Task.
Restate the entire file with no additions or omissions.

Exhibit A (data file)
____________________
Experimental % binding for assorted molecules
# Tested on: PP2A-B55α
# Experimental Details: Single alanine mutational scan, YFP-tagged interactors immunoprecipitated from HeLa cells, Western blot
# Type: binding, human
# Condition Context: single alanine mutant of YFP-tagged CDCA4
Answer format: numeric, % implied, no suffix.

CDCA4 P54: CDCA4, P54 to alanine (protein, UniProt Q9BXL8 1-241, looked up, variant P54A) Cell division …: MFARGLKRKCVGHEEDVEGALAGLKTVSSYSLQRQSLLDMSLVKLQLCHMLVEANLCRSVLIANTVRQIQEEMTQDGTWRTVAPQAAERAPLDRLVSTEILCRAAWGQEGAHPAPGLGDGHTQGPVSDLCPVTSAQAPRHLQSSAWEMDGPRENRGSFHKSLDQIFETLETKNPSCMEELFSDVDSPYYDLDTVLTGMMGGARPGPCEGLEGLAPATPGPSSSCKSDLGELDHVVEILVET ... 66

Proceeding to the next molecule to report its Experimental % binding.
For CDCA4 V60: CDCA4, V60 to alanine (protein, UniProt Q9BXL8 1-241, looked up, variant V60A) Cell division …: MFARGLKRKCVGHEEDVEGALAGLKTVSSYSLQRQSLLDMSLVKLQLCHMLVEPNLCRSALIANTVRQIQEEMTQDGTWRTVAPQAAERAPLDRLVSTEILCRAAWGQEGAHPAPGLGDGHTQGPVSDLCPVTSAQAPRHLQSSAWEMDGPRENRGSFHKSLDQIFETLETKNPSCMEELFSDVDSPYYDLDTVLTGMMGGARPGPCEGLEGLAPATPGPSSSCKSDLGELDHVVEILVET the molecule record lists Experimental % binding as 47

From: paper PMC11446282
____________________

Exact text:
Experimental % binding for assorted molecules
# Tested on: PP2A-B55α
# Experimental Details: Single alanine mutational scan, YFP-tagged interactors immunoprecipitated from HeLa cells, Western blot
# Type: binding, human
# Condition Context: single alanine mutant of YFP-tagged CDCA4
Answer format: numeric, % implied, no suffix.

CDCA4 P54: CDCA4, P54 to alanine (protein, UniProt Q9BXL8 1-241, looked up, variant P54A) Cell division …: MFARGLKRKCVGHEEDVEGALAGLKTVSSYSLQRQSLLDMSLVKLQLCHMLVEANLCRSVLIANTVRQIQEEMTQDGTWRTVAPQAAERAPLDRLVSTEILCRAAWGQEGAHPAPGLGDGHTQGPVSDLCPVTSAQAPRHLQSSAWEMDGPRENRGSFHKSLDQIFETLETKNPSCMEELFSDVDSPYYDLDTVLTGMMGGARPGPCEGLEGLAPATPGPSSSCKSDLGELDHVVEILVET ... 66

Proceeding to the next molecule to report its Experimental % binding.
For CDCA4 V60: CDCA4, V60 to alanine (protein, UniProt Q9BXL8 1-241, looked up, variant V60A) Cell division …: MFARGLKRKCVGHEEDVEGALAGLKTVSSYSLQRQSLLDMSLVKLQLCHMLVEPNLCRSALIANTVRQIQEEMTQDGTWRTVAPQAAERAPLDRLVSTEILCRAAWGQEGAHPAPGLGDGHTQGPVSDLCPVTSAQAPRHLQSSAWEMDGPRENRGSFHKSLDQIFETLETKNPSCMEELFSDVDSPYYDLDTVLTGMMGGARPGPCEGLEGLAPATPGPSSSCKSDLGELDHVVEILVET the molecule record lists Experimental % binding as 47

From: paper PMC11446282